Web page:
Antennas to Hell

Antennas to Hell

Reviewed By Simon Milburn
Published 26 September, 2012
Link: Official Website

Listen to the sound of Hell!

Ahh Slipknot. Love ‘em or hate ‘em, you’ve heard of them, and if you haven’t well, where the hell have you been for the last 13 years? Much like Lamb of God, they are a band that you cannot escape in today’s vast metal landscape. You might not be familiar with their material, but you’ve heard the name. Well, for those three or four metal heads who haven’t heard a single Slipknot song, the band have put together their first “best-of” compilation, dubbed Antennas to Hell, and it really is a solid place to start if you’ve always wanted to venture into the twisted world of Slipknot but have been too afraid to take that first step. Or something.

The band’s first two releases - 1999’s self titled debut and 2001’s Iowa - make up the bulk of the first disc taking up 11 of 19 places. Technically, two of those 11 are live cuts of songs that featured on the band’s much lauded debut and a third is a remix of My Plague (titled the New Abuse Mix) from Iowa that appeared on the Resident Evil soundtrack. Splitting hairs a little I guess but really, the first two albums, which many still regard as the band’s strongest efforts to date, take pride of place here.

Hardcore fans of the band will know what to expect really and could safely predict the songs from Slipknot and Iowa that get a starting place on Antennas to Hell. Wait And Bleed, Surfacing, (sic), People = Shit, Left Behind and Disasterpiece lead the way with the aforementioned remix and duo of live cuts from the band’s 2002 live DVD Disasterpieces offering the only real variation from the studio album norm here. Volume 3: The Subliminal Verses and All Hope is Gone are well represented with obvious inclusions including Duality, Before I Forget, Sulfur and Psychosocial amongst a couple of others. I was a little surprised to see the title track of All Hope Is Gone to be excluded maybe, but the rest I think is a fair cross section of Slipknot’s career.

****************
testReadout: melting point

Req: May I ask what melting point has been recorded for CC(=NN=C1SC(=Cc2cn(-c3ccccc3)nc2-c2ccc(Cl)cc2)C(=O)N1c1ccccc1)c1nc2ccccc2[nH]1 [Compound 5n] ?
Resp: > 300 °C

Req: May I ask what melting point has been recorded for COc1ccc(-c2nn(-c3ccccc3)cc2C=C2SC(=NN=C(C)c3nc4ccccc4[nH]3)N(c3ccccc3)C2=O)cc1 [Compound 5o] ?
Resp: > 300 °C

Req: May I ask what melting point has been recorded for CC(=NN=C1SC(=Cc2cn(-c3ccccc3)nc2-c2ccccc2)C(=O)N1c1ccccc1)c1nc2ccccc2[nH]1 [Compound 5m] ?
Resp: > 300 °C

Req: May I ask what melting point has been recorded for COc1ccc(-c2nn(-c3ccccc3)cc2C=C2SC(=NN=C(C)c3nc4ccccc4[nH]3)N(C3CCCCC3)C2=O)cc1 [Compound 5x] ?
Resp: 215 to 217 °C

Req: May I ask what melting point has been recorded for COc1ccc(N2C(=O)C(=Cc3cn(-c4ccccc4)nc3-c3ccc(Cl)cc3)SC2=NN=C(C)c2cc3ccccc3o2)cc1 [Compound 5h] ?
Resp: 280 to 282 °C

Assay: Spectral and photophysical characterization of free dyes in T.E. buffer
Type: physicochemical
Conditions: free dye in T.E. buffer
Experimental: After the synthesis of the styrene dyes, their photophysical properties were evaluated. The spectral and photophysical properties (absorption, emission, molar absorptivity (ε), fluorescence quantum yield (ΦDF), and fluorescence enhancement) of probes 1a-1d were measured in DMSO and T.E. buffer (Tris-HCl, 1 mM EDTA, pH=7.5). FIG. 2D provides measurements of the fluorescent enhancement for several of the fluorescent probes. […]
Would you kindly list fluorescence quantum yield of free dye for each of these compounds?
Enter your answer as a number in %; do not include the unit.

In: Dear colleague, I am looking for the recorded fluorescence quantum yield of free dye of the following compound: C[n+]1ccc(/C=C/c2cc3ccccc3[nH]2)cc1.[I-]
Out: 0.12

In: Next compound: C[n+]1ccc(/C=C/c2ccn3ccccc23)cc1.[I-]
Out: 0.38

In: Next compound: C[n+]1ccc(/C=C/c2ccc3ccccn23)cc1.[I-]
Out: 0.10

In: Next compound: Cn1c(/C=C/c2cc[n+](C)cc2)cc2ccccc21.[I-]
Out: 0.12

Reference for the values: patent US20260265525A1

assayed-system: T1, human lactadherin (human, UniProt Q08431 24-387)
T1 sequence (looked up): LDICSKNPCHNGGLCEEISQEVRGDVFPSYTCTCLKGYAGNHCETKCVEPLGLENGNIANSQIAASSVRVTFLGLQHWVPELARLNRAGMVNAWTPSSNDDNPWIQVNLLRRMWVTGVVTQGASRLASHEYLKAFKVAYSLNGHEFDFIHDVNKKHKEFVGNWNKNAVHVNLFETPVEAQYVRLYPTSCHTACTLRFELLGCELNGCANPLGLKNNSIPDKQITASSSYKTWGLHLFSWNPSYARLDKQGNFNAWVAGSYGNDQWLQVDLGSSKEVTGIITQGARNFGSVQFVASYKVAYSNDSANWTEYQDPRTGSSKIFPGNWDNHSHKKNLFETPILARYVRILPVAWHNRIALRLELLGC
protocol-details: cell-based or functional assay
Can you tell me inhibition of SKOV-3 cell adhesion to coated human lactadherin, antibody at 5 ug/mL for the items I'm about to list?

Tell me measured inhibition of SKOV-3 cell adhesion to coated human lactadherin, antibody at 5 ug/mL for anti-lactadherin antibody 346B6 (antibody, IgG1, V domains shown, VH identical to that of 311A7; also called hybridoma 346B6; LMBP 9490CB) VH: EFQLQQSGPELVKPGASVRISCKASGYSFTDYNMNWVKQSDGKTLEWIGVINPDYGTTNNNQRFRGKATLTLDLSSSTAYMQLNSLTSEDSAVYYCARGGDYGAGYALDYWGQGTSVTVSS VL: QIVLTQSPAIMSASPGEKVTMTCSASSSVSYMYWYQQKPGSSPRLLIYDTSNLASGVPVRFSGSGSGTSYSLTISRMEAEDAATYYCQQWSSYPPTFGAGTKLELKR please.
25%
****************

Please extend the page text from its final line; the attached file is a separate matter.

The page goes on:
Whilst the core of the release is the collection of material that spans the band’s official releases for Roadrunner Records from 1999’s self titled effort through to 2008’s All Hope is Gone, the two disc edition is definitely worth the extra coin. If you pick this puppy up, you’ll be treated to Slipknot's blistering set from 2009’s Download Festival in Donington Park, England. The live disc is the perfect companion to this compilation covering the band’s studio output in an electric live performance. The sound is massive; the band on fire; the crowd into it and the set list will satisfy most if not all fans.

I said it at the beginning of this review – love ‘em or hate ‘em, Slipknot are still around. They have survived the trends – nu metal, metalcore, etc – proving they are more than just trendsetters or followers. They are a solid act with a diverse and broad selection of hits, fan favourites and others, and live, they are force to be reckoned with. Antennas to Hell is testament to this band’s impact and longevity and even in light of recent tragic events surrounding the death of bassist Paul Gray, Slipknot are still around and I think they will be for some time to come, as well. Antennas to Hell is a solid collection that really holds value in the multidisc release more so than the single disc version.

Roadrunner Records/Warner Music Australia

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